People could be being put off from making complaints about health and adult social care, which is leading to concerns not being identified and providers missing out on opportunities to improve their services.
A CQC report finds there is wide variation in the way complaints are handled across the NHS, primary care and adult social care services in England, with complainants being met too often with a defensive culture rather than one that listens and is willing to learn.
Although the regulator has found examples of good practice, more needs to be done to encourage people to come forward with their complaints, to keep them informed on the progress, to reassure them that action will be taken as a result, and to assess that whether they are satisfied with how it has been resolved. This in turn will lead to improvements in the quality of care.
Prof Sir Mike Richards, Chief Inspector of Hospitals at the Care Quality Commission, who has led the review, said: “A service that is safe, responsive and well-led will treat every concern as an opportunity to improve, will encourage its staff to raise concerns without fear of reprisal, and will respond to complaints openly and honestly.
“Unfortunately this is not happening everywhere. While most providers have complaints systems in place, people’s experiences of these are not consistently good.”
Over the last year, CQC has been developing how it considers complaints handling as part of its inspections of health and adult social care services in England. As part of this, CQC has outlined how its inspection teams understand how well providers listen to people’s concerns and learn from them to improve their services.
– Gathering information from partners such as the ombudsmen, Healthwatch England, local authorities and advocacy services before an inspection, as well as from providers
– Asking people who use services what they think about the way complaints and concerns are handled, often led by CQC’s Experts by Experience (trained members of the public who are part of the inspection teams)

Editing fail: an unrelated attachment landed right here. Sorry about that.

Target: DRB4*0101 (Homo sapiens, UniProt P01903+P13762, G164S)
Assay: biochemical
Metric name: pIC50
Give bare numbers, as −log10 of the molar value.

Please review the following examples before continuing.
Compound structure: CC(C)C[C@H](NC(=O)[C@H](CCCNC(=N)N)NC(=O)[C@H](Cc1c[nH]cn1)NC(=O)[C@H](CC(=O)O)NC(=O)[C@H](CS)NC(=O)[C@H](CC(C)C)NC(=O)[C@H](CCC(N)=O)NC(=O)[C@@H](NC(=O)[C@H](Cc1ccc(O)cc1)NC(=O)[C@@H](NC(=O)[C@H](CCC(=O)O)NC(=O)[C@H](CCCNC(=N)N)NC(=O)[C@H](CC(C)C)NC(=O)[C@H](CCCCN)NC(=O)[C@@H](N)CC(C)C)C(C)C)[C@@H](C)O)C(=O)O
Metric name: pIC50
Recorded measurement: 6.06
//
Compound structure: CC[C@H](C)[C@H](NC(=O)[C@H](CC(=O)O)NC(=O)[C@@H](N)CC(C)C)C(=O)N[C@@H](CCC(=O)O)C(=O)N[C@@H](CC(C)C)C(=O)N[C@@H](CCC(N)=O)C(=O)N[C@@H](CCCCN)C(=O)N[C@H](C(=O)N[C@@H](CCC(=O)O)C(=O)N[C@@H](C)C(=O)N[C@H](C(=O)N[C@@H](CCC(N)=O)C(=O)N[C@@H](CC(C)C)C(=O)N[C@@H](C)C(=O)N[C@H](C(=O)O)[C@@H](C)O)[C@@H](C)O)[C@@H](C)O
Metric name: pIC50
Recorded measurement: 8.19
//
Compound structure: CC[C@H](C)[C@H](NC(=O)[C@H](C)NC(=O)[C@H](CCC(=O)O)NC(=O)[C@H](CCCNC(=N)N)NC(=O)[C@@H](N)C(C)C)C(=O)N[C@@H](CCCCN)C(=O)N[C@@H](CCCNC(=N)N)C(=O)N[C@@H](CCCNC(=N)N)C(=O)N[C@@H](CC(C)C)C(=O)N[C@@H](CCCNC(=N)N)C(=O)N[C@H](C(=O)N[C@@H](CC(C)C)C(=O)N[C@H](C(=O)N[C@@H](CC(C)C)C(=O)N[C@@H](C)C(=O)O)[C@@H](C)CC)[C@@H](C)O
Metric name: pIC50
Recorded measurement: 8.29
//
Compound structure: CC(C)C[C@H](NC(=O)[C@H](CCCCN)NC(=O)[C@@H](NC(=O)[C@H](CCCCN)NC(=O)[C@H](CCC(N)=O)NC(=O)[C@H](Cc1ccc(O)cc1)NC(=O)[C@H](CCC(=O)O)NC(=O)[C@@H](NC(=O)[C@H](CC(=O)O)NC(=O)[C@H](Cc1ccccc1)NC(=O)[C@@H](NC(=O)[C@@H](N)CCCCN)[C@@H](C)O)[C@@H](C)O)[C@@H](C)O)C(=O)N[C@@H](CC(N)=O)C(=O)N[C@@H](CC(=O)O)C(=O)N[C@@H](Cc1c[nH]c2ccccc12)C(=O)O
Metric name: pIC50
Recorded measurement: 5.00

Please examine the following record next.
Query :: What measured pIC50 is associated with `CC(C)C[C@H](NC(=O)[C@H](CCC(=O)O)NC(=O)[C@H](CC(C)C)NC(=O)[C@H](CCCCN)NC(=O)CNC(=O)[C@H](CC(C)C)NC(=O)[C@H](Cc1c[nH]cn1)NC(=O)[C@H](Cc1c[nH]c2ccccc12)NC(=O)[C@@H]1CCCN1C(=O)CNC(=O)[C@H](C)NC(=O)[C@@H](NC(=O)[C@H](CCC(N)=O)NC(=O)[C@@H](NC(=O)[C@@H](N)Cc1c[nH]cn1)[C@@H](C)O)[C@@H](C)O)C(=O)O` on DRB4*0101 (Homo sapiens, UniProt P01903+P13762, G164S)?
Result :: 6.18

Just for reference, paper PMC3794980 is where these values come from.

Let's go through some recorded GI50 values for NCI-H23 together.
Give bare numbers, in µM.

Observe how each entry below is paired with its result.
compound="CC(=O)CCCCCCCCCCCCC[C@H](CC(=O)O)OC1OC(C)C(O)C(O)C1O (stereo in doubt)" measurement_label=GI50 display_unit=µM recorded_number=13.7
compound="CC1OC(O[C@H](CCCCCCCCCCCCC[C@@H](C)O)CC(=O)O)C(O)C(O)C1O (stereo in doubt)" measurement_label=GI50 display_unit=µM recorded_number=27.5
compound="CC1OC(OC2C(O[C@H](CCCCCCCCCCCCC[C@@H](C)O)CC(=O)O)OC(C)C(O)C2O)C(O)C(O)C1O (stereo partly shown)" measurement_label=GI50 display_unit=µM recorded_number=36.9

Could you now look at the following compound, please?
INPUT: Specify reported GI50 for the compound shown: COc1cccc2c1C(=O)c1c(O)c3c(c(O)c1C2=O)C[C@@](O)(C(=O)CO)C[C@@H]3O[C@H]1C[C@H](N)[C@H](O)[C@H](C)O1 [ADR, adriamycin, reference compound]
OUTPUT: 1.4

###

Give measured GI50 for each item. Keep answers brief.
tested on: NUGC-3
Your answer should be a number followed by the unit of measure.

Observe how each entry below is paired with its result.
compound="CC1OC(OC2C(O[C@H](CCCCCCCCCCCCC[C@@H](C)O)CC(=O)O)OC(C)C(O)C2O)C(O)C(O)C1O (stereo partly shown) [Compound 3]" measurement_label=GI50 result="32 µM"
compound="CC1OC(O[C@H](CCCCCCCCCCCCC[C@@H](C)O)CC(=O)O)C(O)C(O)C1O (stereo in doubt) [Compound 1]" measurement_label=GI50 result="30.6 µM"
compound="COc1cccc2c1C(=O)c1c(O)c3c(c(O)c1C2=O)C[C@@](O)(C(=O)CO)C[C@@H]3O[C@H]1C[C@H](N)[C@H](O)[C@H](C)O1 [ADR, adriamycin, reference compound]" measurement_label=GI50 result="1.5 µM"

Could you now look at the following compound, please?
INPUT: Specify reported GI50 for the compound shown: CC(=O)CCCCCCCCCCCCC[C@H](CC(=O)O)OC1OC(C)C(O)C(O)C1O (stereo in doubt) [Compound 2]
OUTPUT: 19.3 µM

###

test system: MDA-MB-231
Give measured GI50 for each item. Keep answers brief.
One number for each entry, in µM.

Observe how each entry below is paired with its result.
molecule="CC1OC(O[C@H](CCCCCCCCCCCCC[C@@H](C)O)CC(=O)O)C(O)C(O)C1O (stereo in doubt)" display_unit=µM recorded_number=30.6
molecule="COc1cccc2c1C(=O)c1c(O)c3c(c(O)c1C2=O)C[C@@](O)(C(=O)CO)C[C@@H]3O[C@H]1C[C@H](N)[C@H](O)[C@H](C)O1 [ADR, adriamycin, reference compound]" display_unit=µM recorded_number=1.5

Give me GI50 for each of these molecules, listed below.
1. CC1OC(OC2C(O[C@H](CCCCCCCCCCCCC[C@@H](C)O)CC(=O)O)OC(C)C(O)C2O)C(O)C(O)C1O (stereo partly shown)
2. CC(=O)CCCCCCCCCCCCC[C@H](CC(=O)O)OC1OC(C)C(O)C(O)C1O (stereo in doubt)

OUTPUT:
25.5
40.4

– Reviewing a sample of complaints files to understand if these have been handled in a way that matches the good practice CQC expects
– Introducing a lead inspector for complaints and staff concerns on its larger inspections to draw together all of the evidence
– Clearly explaining how providers handle complaints about their services in the inspection reports, the judgements of which contribute to overall ratings of Outstanding, Good, Requires Improvement and Inadequate to help people make informed choices about their care.
The Patients Association recently called for the Health Ombudsman to be replaced for being “wholly ineffective” when it comes to many patient complaints.
CQC’s Richards added: “We know from the thousands of people who contact CQC every year that many people do not even get as far as making a complaint as they are put off by the confusing system or worried about the impact that complaining might have on their or their loved one’s care.
“More needs to be done to encourage an open culture where concerns are welcomed and learned from.
“Through our inspections, we have a big role to play in supporting this change. We will continue to hold health and adult social care services to the high standards that people both expect and deserve.”
The findings within CQC’s report are based on a sample of its inspections of NHS trusts, adult social care and primary medical services, published data including surveys, and feedback from its inspectors.
Within NHS trusts, CQC has found that:
– There is more evidence of good practice than of poor in how acute, community health and mental health NHS trusts respond to and treat people who make complaints. Most positive practice was found where NHS trusts learned lessons from complaints and demonstrated the actions they had taken in response.
– The timeliness of investigations and people feeling that their complaints had not been taken seriously enough or were adequately addressed were key areas of concern.
Within adult social care and primary care, CQC’s early analysis suggests that:
– Many of providers report that they receive very few complaints; and so this suggests more could be done to encourage an open culture where concerns are welcomed.
– There are high levels of positive practice at all stages in the process of making a complaint and people have reported that they know how to raise concerns.
– As with the NHS, the timeliness of investigations and people feeling that their concerns are not being taken seriously or adequately addressed were key areas of concern.
Health Secretary, Jeremy Hunt said: “One of the biggest lessons of the tragedy at Mid Staffs is the need to listen and act on all complaints.
“So as part of our drive to confront poor care we’re making sure people know how to complain and transforming complaints handling – now a crucial part of the CQC’s tough, independent inspection regime. Today’s report shows both that that progress has been made and that there’s still more to do.”